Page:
Okay, Emmett Till. You so bad. You talking ‘bout all those White gals you got up in Chicago. Bet you won’t say boo to that white lady in the store.

Those of us who survived understood in our bones that Emmett Till’s murder was an attempt to slay an entire generation Push us backward to the bad old days when the lives of Black people seemed to belong to Whites. When the power and racist ideology seemed unchallengeable forces of nature.

Emmett Till’s dead body reminded us that the bad old days are never farther away than the thickness of skin, dark skin that some pale-skinned people claim the prerogative to strip away, burn or cut or shoot full of holes. It is not an accident that the hacked, dead face of Emmett Till looks inhuman. The point of killing and mutilating him, inflicting the agony of his last moments, was to prove he was not human.

And it almost worked. Comes close to working every time. Disfigured by drugs, crime, disease, homelessness, pathological poverty, drenched in hot-blooded or cold-blooded statistics, the brutalized black body displayed in the media loses all vestiges of humanity. We are set back on out collective heels by the evidence, the warning, the prophecy that beneath Black skin something other, something less than human lurks. A so-called lost generation f young Black men dying in the streets today points backward, the way Emmett Till’s battered corpse points backward, history and prophecy at once: This is the way things have always been, will always be, the way they’re supposed to be.

The circle of racism, its perverse logic, is unbroken. Emmett Till violates the rules. Young Black men are born breaking the rules and thus forfeit all rights White people are bound to respect. Ugly consequences are inevitable. Why not jail Blacks, lynch them? Why not construct walls to separate them from decent citizens?

An apartheid mentality reigns in this country, not because most Americans consciously embrace racist attitudes or wish ill on their neighbors of African descent. Emmett Till dies again and again because his murder and the conditions that ensure and perpetuate it are more acceptable to the majority than placing themselves, their dominant position, at risk. Any serious attempt to achieve true economic, social and political equality must begin not with opening doors to selected minorities, but with the majority’s willingness to relinquish a significant measure of power and privilege. There have always been open doors, of sorts—emancipation, emigration, education, economic success in sports or business. What’s been missing is an unambiguous private and public decision by a majority to dismantle the wall, to give up the doors and keys, the identity and protection that comes with the wall.

Like the body of Emmett Till, the Black victims of drug and territory wars raging today are not taken as signs of a fatally flawed society failing its children. Once more the bodies of dead Black men, imprisoned Black men, jobless Black men, addicted Black men are being used to justify increasingly brutal policing of the racial divide.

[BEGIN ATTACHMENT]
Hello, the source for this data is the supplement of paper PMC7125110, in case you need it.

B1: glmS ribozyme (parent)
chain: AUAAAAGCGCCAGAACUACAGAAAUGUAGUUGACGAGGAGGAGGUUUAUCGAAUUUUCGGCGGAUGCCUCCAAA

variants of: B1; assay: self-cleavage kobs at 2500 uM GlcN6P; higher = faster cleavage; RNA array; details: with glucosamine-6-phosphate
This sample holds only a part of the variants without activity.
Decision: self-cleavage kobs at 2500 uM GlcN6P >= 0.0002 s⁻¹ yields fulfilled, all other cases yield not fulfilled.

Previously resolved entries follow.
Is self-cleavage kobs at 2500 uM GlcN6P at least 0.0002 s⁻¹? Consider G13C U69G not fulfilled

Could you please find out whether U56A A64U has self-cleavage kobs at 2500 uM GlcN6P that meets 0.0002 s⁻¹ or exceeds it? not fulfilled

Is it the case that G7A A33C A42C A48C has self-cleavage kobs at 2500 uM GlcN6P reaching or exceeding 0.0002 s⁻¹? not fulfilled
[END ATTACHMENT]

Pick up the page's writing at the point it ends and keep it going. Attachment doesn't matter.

In 1955, one year after the Supreme Court’s Brown v Board of Education school-desegregation decision, as the last great campaign to secure civil rights for Black people commenced in the southern United States, the murder of Emmett Till clarified exactly what was at stake: life or death. And as long as race continues to legitimize one group’s life-and-death power over another, the stolen face of Emmett Till will haunt the unresolved middle ground between so-called Whites and so-called Blacks, his face unburied, unmourned, unloved in the netherworld where incompatible versions of reality clash.

It was hard to bury Emmett Till, hard to bury Carole Robertson, Addie Mae Collins, Denice McNair and Cynthia Wesley, the four girls killed by a bomb in a Birmingham, Alabama, church. So hard an entire nation began to register the convulsions of Black mourning. The deaths of our children in the civil-rights campaigns changed us. Grief was collective; began to unify us, clarify our thinking, roll back the rock of our fear. Emmett Till’s mangled face could belong to anybody’s Black son who transgressed racial laws; anyone’s little girl could be crushed in the rubble of a bombed church. We read the terrorist message inscribed upon Emmett Till’s flesh and were shaken, but refused to comply with the terms it set forth.

Because we knew the killing of children was an effort to murder our future, we mourned our young martyrs but also fought with ferocity and dignity in the courts, churches and streets to protect them. Young people, after all, were the shock troops of the movement for social justice, on the front lines, the hottest, most dangerous spots in Alabama and Mississippi. And though they had the most to gain and the most to lose, they also carried on their shoulders the hopes of older generations and generations unborn.

Now in our rituals of mourning for our lost children, there seems to be no sense of a communal, general loss, no comprehension of larger forces or of the relationship of our immediate trials—drugs, gang violence, empty schools, empty minds, empty homes, empty values—to the ongoing struggle to liberate ourselves from the oppressive legacies of slavery and apartheid. Funerals for our young are daily, lonely occurrences. In some urban ghetto or another somewhere in American, at least once a day a small Black congregation will gather together to try and repair the hole in a brother or mother’s soul with the balm of gospel singing, prayer, the laying on of dark hands on darkened spirits.